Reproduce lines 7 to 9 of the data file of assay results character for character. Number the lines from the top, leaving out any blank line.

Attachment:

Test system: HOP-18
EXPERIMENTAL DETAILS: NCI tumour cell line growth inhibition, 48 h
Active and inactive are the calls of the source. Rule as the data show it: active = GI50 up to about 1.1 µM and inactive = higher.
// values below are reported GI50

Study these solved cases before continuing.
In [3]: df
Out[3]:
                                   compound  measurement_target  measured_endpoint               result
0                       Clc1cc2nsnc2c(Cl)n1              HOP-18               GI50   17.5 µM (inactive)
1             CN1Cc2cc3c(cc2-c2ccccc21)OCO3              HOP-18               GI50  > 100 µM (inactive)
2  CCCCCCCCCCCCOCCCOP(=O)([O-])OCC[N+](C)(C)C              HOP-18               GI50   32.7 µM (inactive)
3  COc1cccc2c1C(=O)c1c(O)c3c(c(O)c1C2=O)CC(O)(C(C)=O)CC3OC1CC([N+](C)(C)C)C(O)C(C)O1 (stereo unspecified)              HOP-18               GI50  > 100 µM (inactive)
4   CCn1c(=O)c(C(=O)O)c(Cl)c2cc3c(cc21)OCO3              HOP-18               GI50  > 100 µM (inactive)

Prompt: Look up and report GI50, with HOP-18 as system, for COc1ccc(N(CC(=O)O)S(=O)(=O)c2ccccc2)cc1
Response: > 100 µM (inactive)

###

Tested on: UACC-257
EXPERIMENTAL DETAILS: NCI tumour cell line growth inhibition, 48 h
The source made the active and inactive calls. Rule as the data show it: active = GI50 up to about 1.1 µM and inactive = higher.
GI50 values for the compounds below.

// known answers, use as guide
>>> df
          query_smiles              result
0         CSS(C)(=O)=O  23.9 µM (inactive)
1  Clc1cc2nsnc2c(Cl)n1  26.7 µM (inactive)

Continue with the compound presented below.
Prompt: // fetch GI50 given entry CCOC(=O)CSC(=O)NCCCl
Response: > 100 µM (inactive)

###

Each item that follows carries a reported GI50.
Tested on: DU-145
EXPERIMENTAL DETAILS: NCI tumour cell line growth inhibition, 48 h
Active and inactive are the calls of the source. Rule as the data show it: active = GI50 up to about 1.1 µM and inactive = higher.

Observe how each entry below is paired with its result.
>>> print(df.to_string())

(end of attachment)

Out[3]:
                                   compound  measurement_target  measured_endpoint               result
0                       Clc1cc2nsnc2c(Cl)n1              HOP-18               GI50   17.5 µM (inactive)